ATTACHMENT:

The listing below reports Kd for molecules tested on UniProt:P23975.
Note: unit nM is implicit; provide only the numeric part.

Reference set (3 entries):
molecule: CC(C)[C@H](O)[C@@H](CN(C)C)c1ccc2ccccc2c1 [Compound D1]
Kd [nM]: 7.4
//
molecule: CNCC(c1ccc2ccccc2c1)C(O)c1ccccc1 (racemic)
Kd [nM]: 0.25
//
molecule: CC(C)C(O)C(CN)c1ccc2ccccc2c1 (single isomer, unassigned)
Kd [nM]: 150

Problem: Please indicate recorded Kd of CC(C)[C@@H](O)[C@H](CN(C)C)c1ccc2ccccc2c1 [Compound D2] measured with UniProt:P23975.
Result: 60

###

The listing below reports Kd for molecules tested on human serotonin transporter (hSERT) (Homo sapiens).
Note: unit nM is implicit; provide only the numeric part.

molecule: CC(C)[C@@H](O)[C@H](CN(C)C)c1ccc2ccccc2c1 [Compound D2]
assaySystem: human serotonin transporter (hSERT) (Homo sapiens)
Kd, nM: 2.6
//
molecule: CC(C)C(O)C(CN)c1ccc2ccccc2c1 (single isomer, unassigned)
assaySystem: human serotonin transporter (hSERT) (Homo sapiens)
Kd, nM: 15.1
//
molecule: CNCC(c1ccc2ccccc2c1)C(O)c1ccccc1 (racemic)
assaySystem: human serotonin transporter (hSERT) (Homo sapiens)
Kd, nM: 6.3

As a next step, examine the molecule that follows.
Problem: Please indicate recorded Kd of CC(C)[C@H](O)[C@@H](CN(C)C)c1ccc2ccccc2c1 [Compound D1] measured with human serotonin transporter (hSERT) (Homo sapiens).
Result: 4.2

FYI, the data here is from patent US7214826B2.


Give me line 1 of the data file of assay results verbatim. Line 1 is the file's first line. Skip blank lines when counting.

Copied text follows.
The listing below reports Kd for molecules tested on UniProt:P23975.